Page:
Two near 60-year-old men meet in Dublin pubs to reminisce, so this is the epitome of a “guy” book. Early in the book it is stated: “There is a reason why men do not talk about their feelings. It’s not just that it is difficult, or embarrassing. It’s almost impossible. The words aren’t really there.” And yet, Joe wants to share a secret; Davy listens and withholds a personal secret. What follows is an inarticulate but profound examination of friendship, memories, and mortality, and love in many forms. This is Doyle at his best.
Given my predilection for angst-filled introspective relationship books, it is always a delight to read something entirely different. It is England in the 1940s: a disparate group of 8 people create a local Jane Austen society to preserve Austen’s home and legacy. Much debate ensues about favourite Austen characters (Emma versus Elizabeth Bennett). And delightfully the relationships between some of the 8 society members plays out like an Austen plot. In short, a thoroughly charming book.
This is a superb introspective relationship story. Priya and Alexandra have a six-year marriage that is disrupted by the impending visit of Prakash, a long-time friend of Priya’s. What are Prakash’s motives for this visit? Why has Priya been withholding information on the significance of this friendship from Alex? And why can memories between friends be so selectively remembered and interpreted? A bit gloomy but overall an excellent read (on the Giller long-list).
The Nickel Academy was a notorious reform school in Florida; young African-American boys could be assigned for months-years for trivial reasons. And they were subjected to horrible abuse: beatings, sexual assault, etc. The story focusses on two boys in the early 60s, Elwood and Turner, who have remarkably different viewpoints. Elwood has ideals based on the words of Martin Luther King; Turner is a cynical schemer. Which boy is more likely to survive the Nickel nightmare? The Jim Crow era in the South in the 1960s has evils that are perpetuated in the current #BLM times. Whitehead won the Pulitzer Prize for his previous book The Underground Railroad: both are highly recommended.
Simply put, this is a brilliant book, one of Atwood’s best. Three women (Tony, Charis and Roz) are each linked to Zenia, a brilliant and beautiful woman who is manipulative and ruthless. Over three decades, Zenia exerts considerable damage by creating really toxic relationships, but all three women remain in thrall, under a spell, beguiled. Even though Zenia’s lies and cons become obvious she somehow retains their sympathy while betraying their trust and treating male partners as loot. Fantastic story-telling.
Elaine, a middle-aged painter who lives in Vancouver, returns to Toronto (where she grew up) for a retrospective show of her paintings. This causes her to reminisce about her life. The entire book is great but for me, the first 1/3 is perfect. Atwood wonderfully captures the relationships between 8- to 10-year-olds, alternating between friendships and toxic competitions. School with corporal punishments and skipping grades, shopping and shoplifting things at Woolworths. And how children acquire (mis)information in an era when parental communication was non-existent. Another gem.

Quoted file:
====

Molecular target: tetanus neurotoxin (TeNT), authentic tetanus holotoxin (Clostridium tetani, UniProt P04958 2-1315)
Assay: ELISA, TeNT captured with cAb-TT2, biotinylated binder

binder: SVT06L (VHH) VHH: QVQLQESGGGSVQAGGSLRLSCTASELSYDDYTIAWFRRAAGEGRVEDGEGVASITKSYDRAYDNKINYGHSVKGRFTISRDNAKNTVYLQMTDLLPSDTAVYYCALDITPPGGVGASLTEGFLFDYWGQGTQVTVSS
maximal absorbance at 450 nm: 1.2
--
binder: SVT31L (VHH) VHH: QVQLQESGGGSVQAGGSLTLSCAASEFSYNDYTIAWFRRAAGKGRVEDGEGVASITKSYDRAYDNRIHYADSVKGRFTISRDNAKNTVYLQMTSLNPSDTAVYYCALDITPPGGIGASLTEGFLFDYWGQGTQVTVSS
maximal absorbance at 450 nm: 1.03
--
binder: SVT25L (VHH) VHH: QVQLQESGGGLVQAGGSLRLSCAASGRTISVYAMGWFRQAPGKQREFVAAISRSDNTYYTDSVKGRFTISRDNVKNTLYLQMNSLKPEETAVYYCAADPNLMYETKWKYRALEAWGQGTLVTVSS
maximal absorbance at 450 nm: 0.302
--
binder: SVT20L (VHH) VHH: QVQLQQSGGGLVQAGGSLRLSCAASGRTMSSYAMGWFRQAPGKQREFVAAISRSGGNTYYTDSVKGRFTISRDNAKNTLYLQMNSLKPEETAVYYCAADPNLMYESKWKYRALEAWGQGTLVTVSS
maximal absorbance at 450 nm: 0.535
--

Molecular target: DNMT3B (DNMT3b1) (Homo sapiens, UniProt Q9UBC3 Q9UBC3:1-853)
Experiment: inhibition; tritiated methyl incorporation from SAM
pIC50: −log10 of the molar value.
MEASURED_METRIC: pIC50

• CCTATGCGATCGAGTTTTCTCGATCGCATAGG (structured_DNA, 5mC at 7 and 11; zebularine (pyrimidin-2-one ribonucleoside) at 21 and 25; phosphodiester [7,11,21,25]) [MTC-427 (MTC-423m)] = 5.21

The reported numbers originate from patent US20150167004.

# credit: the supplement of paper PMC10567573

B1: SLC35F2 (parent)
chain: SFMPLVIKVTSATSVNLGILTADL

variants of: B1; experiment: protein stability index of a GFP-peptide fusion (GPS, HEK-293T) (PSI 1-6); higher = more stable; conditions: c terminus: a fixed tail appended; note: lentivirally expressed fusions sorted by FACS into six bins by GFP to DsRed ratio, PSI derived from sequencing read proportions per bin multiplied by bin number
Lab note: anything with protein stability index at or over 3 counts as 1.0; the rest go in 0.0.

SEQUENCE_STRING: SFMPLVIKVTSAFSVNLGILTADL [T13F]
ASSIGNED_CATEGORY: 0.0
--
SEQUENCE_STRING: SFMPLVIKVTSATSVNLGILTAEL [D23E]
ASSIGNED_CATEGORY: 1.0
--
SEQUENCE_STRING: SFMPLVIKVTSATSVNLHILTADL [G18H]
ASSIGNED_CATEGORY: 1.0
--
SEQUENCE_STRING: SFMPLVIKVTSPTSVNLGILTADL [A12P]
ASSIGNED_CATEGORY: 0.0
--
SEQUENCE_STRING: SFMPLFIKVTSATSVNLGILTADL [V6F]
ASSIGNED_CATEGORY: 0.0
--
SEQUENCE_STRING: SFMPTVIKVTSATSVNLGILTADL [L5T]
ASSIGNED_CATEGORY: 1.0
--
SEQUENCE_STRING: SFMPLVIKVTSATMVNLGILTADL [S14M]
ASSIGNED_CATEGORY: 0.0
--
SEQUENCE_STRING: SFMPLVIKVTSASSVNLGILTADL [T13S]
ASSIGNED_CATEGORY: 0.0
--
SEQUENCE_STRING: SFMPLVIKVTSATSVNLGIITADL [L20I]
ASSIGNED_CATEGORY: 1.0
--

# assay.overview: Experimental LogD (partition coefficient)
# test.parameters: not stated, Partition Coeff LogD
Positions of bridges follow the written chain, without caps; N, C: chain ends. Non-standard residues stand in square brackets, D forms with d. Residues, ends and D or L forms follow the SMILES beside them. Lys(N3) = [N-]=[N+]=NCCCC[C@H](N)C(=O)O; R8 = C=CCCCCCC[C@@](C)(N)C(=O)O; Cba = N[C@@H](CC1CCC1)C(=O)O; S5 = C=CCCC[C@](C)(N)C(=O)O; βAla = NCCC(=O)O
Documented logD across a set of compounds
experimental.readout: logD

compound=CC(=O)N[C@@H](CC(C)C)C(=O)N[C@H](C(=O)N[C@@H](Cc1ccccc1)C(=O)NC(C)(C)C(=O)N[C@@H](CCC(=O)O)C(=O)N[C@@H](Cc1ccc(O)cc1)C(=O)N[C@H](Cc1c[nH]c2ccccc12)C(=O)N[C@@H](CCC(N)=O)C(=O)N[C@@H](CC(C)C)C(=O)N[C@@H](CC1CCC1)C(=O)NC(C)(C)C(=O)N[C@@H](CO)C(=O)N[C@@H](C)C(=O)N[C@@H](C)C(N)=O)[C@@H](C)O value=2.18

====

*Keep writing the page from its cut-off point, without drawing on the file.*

This is a superbly-written relationship book. The story covers four years in the lives of Connell and Marianne, one year at high school in the west of Ireland followed by University at Trinity College in Dublin. Rooney’s writing illustrates perfectly that relationships are complicated even between two people with undeniable chemistry, complications by miscommunication and misperception of feelings. There is also emotional paralysis by expectations of inadequacy and not belonging. Connell and Marianne are very different people from different backgrounds, resulting in feelings of isolation and disconnection. This is a great book, better than her first book Conversations With Friends.
As a sequel to The Handmaid’s Tale, The Testaments is equally compelling but with a very different tone. Whereas The Handmaid’s Tale had a single narrator (Offred), The Testaments (set 16 years later) has three voices: two very different young women, one raised in Gilead and one raised outside, and the notorious Aunt Lydia. The resulting story is less introspective with more action, thus less reactive. The seeds of dissent are outlined clearly and logically with some Machiavellian motivations. This is a page turner, a completely engrossing read.
A detailed account of a friendship between two Korean women who are part of a woman’s diving collective (Haenyo) on a Korean island. The story begins in 1938, then progresses through the Japanese occupation prior to and during World War II. Their friendship is ruptured by an act of atrocity; the post-war years leading to the Korean War are filled with hardships. The latter part of the book is a poignant recalling of broken trust and how difficult it is to achieve reconciliation and grant forgiveness. This is a profound story of women who are powerful in the sea but overcome by extreme forces on land. The history of Korea, especially the post-war chaos, makes for a powerful book.